About Ann Morgan
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Name: Ann Morgan
[ book tip by Ann Morgan ] Books like this generally terrify me. The memoirs of some giant of the twentieth century literary scene, taking in the landscape of his early forays into greatness with tales aplenty of drunkenness and misdemeanours so that the reader is left with the impression that the sacred flame of literary brilliance ignited, almost uninvited, in the heart of the lucky subject, imbuing his every sentence with its brightness and heat.
Except that Ernest Hemingway’s A Moveable Feast is not a typical autobiography. In fact its subject, if anything, is Paris, the city in which he spent much of his early writing career and where he met many of the leading figures of the day.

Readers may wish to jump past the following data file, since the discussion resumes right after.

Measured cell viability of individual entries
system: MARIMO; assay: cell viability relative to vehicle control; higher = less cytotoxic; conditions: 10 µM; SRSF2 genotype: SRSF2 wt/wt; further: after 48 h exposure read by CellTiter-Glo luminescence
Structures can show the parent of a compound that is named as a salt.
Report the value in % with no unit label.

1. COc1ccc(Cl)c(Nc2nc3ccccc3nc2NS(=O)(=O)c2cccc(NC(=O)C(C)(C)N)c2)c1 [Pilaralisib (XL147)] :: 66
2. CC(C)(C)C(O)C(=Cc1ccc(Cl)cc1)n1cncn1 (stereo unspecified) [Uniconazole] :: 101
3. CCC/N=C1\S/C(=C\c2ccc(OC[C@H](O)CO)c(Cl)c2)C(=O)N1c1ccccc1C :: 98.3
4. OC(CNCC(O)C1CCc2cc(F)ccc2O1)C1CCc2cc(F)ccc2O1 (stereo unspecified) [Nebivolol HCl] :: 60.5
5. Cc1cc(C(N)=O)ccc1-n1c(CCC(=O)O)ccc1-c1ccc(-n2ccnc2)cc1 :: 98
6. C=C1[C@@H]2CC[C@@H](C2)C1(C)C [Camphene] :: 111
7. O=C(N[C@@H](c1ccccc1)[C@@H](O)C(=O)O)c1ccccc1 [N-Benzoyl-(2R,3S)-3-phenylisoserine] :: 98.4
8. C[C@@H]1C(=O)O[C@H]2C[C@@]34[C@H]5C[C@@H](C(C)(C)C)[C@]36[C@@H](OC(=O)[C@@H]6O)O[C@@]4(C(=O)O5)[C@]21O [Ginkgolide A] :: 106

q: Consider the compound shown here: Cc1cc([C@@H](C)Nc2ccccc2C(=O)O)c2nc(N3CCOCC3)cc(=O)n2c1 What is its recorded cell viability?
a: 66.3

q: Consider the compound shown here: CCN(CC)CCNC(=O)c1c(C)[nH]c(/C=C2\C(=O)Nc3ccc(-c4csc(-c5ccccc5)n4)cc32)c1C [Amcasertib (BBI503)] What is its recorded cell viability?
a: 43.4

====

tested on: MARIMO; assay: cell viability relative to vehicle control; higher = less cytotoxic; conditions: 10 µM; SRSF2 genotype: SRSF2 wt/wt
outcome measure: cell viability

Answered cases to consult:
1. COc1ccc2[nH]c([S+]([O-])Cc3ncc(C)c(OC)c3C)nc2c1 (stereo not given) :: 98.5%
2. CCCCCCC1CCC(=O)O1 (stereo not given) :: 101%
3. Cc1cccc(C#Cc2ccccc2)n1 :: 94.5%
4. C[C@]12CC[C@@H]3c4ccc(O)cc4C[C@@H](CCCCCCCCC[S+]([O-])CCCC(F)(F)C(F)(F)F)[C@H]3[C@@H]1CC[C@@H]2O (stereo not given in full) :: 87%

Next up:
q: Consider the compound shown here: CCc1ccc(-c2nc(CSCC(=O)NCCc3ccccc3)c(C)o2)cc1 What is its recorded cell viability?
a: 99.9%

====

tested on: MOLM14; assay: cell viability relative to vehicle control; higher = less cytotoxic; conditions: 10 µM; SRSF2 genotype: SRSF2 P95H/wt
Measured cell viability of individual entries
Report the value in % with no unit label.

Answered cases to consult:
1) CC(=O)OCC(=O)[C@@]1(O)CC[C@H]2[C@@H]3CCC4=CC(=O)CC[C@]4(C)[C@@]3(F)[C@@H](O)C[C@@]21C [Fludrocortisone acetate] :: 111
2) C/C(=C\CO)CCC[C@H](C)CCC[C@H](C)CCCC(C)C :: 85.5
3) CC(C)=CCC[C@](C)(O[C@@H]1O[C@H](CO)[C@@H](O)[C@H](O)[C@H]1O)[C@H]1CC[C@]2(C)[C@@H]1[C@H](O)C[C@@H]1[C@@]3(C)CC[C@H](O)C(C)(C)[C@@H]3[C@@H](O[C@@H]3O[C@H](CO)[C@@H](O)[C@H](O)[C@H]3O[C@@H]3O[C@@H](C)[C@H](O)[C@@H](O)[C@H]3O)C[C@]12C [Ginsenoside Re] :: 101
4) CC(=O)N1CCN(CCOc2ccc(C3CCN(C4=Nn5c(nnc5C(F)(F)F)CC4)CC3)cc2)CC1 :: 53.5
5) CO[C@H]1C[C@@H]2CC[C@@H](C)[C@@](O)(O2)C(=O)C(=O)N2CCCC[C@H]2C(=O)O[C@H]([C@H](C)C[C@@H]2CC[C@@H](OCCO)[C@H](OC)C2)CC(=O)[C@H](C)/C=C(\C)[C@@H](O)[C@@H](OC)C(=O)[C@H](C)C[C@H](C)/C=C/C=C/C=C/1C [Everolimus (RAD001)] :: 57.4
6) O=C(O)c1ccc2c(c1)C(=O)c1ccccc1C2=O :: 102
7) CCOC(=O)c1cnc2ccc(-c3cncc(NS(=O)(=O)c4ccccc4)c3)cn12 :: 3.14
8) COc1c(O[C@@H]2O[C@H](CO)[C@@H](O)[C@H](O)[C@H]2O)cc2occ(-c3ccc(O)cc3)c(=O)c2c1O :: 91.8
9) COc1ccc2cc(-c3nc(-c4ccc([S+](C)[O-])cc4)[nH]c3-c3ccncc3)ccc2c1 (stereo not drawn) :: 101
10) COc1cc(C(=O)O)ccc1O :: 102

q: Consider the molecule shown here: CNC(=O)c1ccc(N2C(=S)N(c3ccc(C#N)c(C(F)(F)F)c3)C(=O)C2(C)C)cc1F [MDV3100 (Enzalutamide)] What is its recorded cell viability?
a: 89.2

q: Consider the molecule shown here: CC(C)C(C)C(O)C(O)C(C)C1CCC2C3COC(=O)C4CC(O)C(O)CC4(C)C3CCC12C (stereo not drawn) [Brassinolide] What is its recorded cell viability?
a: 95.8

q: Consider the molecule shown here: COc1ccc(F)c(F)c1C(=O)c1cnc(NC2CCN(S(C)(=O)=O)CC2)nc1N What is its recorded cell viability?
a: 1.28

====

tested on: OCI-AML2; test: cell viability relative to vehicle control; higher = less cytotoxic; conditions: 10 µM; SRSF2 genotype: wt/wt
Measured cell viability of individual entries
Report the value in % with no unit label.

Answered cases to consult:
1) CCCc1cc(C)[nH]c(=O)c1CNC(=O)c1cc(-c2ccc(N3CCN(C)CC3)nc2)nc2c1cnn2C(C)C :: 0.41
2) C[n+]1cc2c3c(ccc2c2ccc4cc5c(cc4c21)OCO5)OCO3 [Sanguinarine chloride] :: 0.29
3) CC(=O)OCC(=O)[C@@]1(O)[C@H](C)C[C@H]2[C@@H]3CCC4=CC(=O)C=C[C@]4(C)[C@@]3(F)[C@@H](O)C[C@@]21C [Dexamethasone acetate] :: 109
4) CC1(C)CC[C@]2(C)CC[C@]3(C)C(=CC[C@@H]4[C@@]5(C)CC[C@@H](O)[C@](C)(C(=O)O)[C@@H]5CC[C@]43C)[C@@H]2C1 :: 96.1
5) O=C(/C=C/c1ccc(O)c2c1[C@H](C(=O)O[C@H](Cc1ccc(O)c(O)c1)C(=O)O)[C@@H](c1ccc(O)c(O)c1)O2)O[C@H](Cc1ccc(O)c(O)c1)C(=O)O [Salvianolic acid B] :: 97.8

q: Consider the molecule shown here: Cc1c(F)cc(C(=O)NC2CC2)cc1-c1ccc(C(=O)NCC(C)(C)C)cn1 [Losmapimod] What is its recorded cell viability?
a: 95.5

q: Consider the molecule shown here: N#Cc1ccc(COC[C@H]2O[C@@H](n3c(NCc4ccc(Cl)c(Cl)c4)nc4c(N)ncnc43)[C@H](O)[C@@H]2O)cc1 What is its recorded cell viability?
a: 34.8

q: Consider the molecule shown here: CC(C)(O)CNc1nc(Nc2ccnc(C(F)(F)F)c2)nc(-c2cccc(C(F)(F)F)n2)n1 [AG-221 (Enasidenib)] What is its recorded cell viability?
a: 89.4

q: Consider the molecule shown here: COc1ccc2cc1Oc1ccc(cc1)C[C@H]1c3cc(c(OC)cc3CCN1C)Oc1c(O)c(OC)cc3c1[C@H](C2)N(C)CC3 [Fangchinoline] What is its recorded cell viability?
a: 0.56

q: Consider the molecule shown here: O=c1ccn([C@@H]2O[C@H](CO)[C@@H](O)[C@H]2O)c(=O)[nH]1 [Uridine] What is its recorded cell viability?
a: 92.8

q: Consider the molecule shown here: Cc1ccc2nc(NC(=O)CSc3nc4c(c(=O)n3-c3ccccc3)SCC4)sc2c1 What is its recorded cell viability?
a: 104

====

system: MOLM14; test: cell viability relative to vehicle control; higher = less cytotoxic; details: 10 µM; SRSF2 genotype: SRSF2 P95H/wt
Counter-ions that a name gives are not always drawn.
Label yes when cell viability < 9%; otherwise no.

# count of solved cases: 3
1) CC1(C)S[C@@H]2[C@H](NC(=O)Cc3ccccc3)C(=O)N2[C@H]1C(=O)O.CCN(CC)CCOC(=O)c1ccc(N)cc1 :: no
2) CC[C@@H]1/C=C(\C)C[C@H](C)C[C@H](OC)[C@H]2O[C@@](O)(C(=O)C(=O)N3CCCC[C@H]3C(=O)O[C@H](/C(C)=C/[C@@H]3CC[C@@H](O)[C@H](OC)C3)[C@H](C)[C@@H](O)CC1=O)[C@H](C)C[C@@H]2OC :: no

‘If you are lucky enough to have lived in Paris as a young man,’ Hemingway wrote to a friend in 1950, ‘Then wherever you go for the rest of your life, it stays with you, for Paris is a moveable feast.’
Through the prism of post World War I Paris, Hemingway brings us the thoughts and feelings of his younger self, alongside sketches of such movers and shakers as F. Scott Fitzgerald and Gertrude Stein. If the anecdotes of seamless hours spent writing in cafes have led more than the odd aspiring wordsmith to throw up his or her hands in despair, it is doubtless Paris rather than Hemingway which is to blame.
[ book info ] Hemingway, Ernest: A Moveable Feast.
(Book language: English)
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